We’ve grown to love them as individuals as we swapped life stories, celebrated the good times, and wept during the bad. We stood by each other in prayer and spent many hours studying the Word of God.
Getting acquainted with the international group also opened the door to meet local people. After the first few tentative exchanges, we were welcomed with open arms into their hearts and homes.
I quickly learned that the kind of love the Bible talks about truly requires no language.
A dear old lady from our church invited us to her home for lunch once every three months and spent the whole time making small talk in German although she knew our understanding of the language was rudimentary at best. She smiled at our attempts to reply and responded by filling our plates with seconds and offering us fresh produce from her garden to take home.
Because we live in a small Austrian town, language can be a barrier. English is not widely spoken. German is the sole language of communication and not being able to speak it all in the early days posed a real challenge to us. This is why I was pleasantly surprised when the church we attend provided a translation service.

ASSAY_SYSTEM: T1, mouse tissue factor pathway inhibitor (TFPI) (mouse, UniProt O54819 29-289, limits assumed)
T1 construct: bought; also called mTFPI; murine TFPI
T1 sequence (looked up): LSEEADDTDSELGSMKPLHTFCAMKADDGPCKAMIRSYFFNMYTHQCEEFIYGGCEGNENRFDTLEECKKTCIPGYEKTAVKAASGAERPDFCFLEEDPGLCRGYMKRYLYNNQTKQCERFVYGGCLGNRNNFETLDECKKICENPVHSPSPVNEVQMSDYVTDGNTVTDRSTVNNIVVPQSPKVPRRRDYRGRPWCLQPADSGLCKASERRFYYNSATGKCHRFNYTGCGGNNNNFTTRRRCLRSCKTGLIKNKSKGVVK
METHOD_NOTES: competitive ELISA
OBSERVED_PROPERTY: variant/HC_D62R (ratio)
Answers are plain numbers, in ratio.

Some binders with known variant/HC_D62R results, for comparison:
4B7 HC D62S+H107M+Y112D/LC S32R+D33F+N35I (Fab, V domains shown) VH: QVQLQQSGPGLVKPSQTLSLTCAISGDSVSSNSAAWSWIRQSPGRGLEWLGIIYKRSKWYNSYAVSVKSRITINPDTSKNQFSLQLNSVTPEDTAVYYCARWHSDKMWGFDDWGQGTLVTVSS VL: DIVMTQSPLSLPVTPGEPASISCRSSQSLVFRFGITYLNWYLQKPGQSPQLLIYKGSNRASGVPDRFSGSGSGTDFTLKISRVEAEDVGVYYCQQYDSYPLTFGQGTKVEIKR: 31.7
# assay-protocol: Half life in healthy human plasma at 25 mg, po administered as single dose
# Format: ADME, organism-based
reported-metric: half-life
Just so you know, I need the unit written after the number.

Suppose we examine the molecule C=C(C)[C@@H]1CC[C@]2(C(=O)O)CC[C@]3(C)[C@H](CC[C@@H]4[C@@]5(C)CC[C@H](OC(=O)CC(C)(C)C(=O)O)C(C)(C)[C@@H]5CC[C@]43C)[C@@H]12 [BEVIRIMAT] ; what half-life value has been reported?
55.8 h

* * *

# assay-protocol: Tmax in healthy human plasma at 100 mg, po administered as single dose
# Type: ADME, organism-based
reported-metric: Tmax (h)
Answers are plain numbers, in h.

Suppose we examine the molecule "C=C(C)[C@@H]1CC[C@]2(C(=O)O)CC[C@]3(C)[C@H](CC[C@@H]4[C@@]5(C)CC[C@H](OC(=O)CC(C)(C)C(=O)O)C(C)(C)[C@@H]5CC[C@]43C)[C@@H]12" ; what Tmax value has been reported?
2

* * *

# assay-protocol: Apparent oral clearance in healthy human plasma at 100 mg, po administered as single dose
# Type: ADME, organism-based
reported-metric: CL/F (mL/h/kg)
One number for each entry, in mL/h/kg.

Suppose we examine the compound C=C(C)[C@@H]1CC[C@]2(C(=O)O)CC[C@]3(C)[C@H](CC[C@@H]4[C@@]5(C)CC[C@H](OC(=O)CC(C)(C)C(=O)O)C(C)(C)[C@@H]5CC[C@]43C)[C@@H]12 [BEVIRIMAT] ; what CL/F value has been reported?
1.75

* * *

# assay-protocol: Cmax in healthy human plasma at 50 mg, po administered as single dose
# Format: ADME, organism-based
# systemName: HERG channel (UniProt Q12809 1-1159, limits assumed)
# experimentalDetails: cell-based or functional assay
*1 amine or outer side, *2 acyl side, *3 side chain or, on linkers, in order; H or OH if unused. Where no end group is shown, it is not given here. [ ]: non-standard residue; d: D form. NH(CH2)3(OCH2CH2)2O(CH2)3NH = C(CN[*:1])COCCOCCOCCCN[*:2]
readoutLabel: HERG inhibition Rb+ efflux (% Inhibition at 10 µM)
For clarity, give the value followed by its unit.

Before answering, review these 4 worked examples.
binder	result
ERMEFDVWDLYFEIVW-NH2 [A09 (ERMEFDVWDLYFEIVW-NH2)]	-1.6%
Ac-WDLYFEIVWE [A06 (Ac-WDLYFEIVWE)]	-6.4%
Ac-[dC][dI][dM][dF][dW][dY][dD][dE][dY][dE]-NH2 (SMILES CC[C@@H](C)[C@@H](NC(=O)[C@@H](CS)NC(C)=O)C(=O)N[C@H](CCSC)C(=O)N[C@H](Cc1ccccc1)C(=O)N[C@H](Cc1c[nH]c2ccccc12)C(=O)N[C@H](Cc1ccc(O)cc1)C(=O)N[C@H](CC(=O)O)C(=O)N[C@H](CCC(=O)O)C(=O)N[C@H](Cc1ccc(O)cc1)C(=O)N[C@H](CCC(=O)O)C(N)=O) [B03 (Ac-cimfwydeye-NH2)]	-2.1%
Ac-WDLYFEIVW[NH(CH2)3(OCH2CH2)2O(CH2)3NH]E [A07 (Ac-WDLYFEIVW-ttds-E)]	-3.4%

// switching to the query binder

Although local church members had to adjust to seeing so many international people make their way into the church, we were never made to feel anything but welcome.
Joining the worship team also helped our integration into the church. Singing praises to God in a language unfamiliar to us helped establish the fact in our hearts that people from all tribes and tongues are a part of God’s family. Furthermore, seeing us on stage – singing worship songs in German – really helped the locals open up to us.
Today, we are deeply rooted in the church that God has planted us in. We are grateful to be a part of the local church where we can use our talents and spiritual gifts to serve God and others – to be a part of a plan that is bigger than us.
Although we come from different cultures and backgrounds, the love that we exhibit toward one another serves as a reminder to the people around us about the love of Jesus. Being a part of this God-appointed family allows us to represent Christ on Earth, to establish His Kingdom, and to reflect the love that He has so richly lavished on us.
Hospitality is needed in all churches
Church to me means much more than seeing a bunch of people every Sunday. It is more than a passing smile or a nod of acknowledgment. It is more than getting to know others and developing relationships. It is also much more than deep conversations and delicious food.
At the core, the church consists of people encouraging and challenging one another to grow more like Christ each day. Everything else, although necessary and appreciated, only serves to execute that important purpose.